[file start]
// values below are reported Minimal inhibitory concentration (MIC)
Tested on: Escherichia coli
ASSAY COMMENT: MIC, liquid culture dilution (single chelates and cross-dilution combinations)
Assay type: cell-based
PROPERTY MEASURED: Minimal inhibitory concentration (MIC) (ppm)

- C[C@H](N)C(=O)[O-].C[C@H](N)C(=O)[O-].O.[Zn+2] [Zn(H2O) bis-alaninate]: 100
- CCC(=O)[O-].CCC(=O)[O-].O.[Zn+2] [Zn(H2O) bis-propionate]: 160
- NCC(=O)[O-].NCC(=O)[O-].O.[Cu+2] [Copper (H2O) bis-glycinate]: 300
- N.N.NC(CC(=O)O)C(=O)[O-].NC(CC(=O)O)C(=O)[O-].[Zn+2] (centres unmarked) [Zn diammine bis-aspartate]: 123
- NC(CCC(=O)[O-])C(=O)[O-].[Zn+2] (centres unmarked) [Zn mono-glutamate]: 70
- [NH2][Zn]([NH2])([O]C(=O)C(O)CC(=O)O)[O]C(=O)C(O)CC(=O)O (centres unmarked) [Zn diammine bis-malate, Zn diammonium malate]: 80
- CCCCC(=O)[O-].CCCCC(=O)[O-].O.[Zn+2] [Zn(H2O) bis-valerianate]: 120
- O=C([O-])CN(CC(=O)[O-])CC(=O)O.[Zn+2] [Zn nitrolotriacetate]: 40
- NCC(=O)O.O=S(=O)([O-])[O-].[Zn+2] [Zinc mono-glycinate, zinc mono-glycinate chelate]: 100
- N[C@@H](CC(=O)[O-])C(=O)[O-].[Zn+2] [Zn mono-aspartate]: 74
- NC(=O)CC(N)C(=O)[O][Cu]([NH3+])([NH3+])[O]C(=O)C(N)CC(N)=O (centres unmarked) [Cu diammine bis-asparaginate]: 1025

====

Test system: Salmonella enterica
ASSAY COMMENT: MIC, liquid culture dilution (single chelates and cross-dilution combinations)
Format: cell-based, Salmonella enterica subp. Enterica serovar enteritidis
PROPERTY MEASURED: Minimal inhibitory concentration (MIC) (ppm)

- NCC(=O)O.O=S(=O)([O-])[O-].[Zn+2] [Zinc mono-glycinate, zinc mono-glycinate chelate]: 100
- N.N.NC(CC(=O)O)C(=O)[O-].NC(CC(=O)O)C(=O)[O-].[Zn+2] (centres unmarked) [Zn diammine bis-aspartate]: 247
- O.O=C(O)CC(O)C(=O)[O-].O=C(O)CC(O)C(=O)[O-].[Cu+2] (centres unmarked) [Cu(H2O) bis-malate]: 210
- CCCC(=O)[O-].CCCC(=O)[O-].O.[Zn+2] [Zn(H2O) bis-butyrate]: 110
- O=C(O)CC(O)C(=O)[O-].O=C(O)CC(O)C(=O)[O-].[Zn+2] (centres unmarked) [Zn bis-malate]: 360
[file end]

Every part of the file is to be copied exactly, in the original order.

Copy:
// values below are reported Minimal inhibitory concentration (MIC)
Tested on: Escherichia coli
ASSAY COMMENT: MIC, liquid culture dilution (single chelates and cross-dilution combinations)
Assay type: cell-based
PROPERTY MEASURED: Minimal inhibitory concentration (MIC) (ppm)

- C[C@H](N)C(=O)[O-].C[C@H](N)C(=O)[O-].O.[Zn+2] [Zn(H2O) bis-alaninate]: 100
- CCC(=O)[O-].CCC(=O)[O-].O.[Zn+2] [Zn(H2O) bis-propionate]: 160
- NCC(=O)[O-].NCC(=O)[O-].O.[Cu+2] [Copper (H2O) bis-glycinate]: 300
- N.N.NC(CC(=O)O)C(=O)[O-].NC(CC(=O)O)C(=O)[O-].[Zn+2] (centres unmarked) [Zn diammine bis-aspartate]: 123
- NC(CCC(=O)[O-])C(=O)[O-].[Zn+2] (centres unmarked) [Zn mono-glutamate]: 70
- [NH2][Zn]([NH2])([O]C(=O)C(O)CC(=O)O)[O]C(=O)C(O)CC(=O)O (centres unmarked) [Zn diammine bis-malate, Zn diammonium malate]: 80
- CCCCC(=O)[O-].CCCCC(=O)[O-].O.[Zn+2] [Zn(H2O) bis-valerianate]: 120
- O=C([O-])CN(CC(=O)[O-])CC(=O)O.[Zn+2] [Zn nitrolotriacetate]: 40
- NCC(=O)O.O=S(=O)([O-])[O-].[Zn+2] [Zinc mono-glycinate, zinc mono-glycinate chelate]: 100
- N[C@@H](CC(=O)[O-])C(=O)[O-].[Zn+2] [Zn mono-aspartate]: 74
- NC(=O)CC(N)C(=O)[O][Cu]([NH3+])([NH3+])[O]C(=O)C(N)CC(N)=O (centres unmarked) [Cu diammine bis-asparaginate]: 1025

====

Test system: Salmonella enterica
ASSAY COMMENT: MIC, liquid culture dilution (single chelates and cross-dilution combinations)
Format: cell-based, Salmonella enterica subp. Enterica serovar enteritidis
PROPERTY MEASURED: Minimal inhibitory concentration (MIC) (ppm)

- NCC(=O)O.O=S(=O)([O-])[O-].[Zn+2] [Zinc mono-glycinate, zinc mono-glycinate chelate]: 100
- N.N.NC(CC(=O)O)C(=O)[O-].NC(CC(=O)O)C(=O)[O-].[Zn+2] (centres unmarked) [Zn diammine bis-aspartate]: 247
- O.O=C(O)CC(O)C(=O)[O-].O=C(O)CC(O)C(=O)[O-].[Cu+2] (centres unmarked) [Cu(H2O) bis-malate]: 210
- CCCC(=O)[O-].CCCC(=O)[O-].O.[Zn+2] [Zn(H2O) bis-butyrate]: 110
- O=C(O)CC(O)C(=O)[O-].O=C(O)CC(O)C(=O)[O-].[Zn+2] (centres unmarked) [Zn bis-malate]: 360